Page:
Consultants: Loring Engineers (MEP/FP

Architect: Avanti Architects

engineering); The RBA Group (civil engi-


Design  team: John Allan, Fiona Lamb,

neering); Becker & Frondorf (cost esti-

Use: Residence

Keyvan Lankarani, and Kelley Christ


Date: 1929–1930



Architect: Ludwig Mies van der Rohe and

Architect: Architekturwerkstatt Pitz-Brenne


Lilli Reich

(1977–1990) and Brenne Architekten (since


Location: Brno, Czech Republic


Use: School


Date: 1928–1930 Architect: Hannes Meyer and Hans Wittwer

Date: 2010–2012


Client: Municipality of Brno



Architect: Association for Villa Tugend-

Use: Housing estate

Use: Educational center


Date: 1913–1916

Date: 2002–2007


Architect: Bruno Taut

Client: Handwerkskammer Berlin and

Design  team: Marek Tichý, Vítek Tichý,

Location: Berlin, Germany

Brandenburgischer Landesbetrieb für Lie-

Use: Museum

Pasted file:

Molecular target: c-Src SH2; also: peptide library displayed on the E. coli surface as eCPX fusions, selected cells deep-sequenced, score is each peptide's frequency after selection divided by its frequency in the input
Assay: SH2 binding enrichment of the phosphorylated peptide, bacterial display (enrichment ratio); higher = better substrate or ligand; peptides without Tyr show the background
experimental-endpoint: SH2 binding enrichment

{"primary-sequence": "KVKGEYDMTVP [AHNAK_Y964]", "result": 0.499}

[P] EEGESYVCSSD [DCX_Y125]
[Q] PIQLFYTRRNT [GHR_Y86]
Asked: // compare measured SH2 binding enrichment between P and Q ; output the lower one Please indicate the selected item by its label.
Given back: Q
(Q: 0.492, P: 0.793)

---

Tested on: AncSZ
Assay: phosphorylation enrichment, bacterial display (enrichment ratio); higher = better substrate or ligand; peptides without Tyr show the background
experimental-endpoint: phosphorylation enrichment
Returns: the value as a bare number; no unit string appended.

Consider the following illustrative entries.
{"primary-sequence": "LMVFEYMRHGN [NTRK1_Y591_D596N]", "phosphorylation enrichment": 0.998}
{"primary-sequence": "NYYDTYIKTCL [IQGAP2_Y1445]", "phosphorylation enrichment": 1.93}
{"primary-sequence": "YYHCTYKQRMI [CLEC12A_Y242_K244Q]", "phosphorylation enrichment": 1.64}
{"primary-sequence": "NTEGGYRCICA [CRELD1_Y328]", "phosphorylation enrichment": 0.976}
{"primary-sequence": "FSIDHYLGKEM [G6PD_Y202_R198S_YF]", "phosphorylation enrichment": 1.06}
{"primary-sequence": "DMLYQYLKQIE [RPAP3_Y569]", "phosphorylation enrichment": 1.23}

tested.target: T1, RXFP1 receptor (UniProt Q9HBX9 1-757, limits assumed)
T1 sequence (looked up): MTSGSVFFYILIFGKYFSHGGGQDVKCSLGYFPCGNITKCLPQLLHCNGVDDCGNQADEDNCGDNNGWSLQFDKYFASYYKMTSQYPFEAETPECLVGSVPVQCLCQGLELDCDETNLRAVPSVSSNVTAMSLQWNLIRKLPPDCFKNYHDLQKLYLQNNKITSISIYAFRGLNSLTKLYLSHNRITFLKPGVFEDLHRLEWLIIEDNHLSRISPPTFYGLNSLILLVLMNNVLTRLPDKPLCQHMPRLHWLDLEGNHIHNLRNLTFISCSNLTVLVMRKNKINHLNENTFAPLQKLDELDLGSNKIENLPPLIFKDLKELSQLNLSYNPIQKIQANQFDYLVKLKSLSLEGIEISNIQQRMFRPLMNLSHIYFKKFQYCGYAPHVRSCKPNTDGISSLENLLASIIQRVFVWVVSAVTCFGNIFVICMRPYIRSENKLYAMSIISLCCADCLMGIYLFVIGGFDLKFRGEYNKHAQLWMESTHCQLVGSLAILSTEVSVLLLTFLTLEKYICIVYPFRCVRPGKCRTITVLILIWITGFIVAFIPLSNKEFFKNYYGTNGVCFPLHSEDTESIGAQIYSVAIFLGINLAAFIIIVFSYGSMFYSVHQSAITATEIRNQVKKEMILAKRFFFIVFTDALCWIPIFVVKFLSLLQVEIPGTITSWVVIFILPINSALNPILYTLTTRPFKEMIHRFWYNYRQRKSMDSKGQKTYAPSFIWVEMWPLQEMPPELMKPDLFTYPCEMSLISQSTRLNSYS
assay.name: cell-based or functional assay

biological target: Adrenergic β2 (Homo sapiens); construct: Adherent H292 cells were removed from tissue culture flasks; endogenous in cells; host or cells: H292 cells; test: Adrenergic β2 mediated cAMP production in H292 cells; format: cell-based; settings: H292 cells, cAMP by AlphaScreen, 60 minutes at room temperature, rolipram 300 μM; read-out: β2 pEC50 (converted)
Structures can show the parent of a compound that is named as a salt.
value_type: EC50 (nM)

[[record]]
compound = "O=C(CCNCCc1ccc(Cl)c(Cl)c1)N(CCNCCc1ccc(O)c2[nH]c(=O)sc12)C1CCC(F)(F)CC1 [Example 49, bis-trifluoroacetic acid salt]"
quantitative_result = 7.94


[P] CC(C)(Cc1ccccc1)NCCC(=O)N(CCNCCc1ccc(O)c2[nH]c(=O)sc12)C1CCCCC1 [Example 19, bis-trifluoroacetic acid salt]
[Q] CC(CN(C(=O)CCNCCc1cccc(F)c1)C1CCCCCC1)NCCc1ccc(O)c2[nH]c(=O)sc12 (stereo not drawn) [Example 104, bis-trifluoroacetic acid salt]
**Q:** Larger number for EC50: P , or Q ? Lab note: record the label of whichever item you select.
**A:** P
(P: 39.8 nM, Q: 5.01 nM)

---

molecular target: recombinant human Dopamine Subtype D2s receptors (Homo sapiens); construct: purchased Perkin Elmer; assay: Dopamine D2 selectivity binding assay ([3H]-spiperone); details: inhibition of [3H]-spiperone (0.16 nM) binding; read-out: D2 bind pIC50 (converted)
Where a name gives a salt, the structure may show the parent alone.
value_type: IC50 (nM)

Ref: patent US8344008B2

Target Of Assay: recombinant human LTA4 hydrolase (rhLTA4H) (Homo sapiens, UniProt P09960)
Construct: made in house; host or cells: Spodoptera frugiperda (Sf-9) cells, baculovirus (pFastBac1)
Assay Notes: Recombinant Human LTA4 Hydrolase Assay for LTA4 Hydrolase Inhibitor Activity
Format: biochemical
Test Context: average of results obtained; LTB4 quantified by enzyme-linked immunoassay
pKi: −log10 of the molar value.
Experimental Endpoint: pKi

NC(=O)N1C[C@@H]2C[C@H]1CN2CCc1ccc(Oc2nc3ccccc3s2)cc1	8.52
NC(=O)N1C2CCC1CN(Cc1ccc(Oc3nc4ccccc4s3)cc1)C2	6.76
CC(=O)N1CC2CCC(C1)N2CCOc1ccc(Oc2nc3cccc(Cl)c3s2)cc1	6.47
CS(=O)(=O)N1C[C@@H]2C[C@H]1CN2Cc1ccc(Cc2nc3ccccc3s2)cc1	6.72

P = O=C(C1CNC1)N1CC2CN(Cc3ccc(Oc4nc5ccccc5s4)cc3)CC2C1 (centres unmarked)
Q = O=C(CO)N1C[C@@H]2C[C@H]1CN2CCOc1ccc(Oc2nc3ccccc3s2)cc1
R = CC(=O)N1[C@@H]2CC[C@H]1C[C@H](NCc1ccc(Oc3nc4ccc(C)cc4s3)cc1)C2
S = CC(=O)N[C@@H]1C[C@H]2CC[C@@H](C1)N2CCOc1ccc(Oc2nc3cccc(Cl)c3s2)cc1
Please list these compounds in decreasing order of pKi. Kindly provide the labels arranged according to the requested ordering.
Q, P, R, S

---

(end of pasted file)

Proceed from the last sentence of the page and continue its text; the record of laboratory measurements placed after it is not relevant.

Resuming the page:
Ivan Wahla, Tomáš Rusín, Milan Rak, Petr


genschaften und Bauen

Řehořka, Alexandr Skalický, and Zdeněk

Use: Housing estate

Architect: Brenne Architekten


Date: 1992–2003

Landscape  architect: Přemysl Krejčiřík

Client: Berliner Bau- und Wohnungsge-


and Kamila Krejčiříková

nossenschaft von 1892 eG


Structural  engineer: Jiří Starý and Jind-

Architect: Brenne Architekten

Use: Apartment building Date: 1936

řich Černík

Architect: Dov Karmi

Furniture  and  woodwork: Vladimír Amb-


roz and Miroslav Ambroz



Other participants: Tugendhat House Inter-

Use: Residence

Name: Liebling Haus – The White City Center

national Committee (THICOM) (Ivo Ham-

Date: 1925–1926

Use: Cultural center

mer – chairman; Wessel de Jonge – deputy

Architect: Walter Gropius

Date: 2015–2019

chairman; Daniela Hammer-Tugendhat –

Location: Dessau, Germany

Client: Municipality of Tel Aviv-Yaffo, City

honorary chairperson; Iveta Černá – secre-


Engineer’s Office

tary; Petr Dvořák – assistant of chairman;

Use: Exhibitions and events

Architect: Brenne Architekten

Thomas Danzl, Alex Dill, Petr Kroupa, Karel

Date: 1998–2001

Ksandr, Helmut Reichwald, Arthur Rüegg,

Client: Wüstenrot Stiftung and Stiftung

Vladimír Šlapeta, Miloš Solař, Josef Štulc,

Bauhaus Dessau

Ana Tostões, Ruggero Tropeano, and Mar-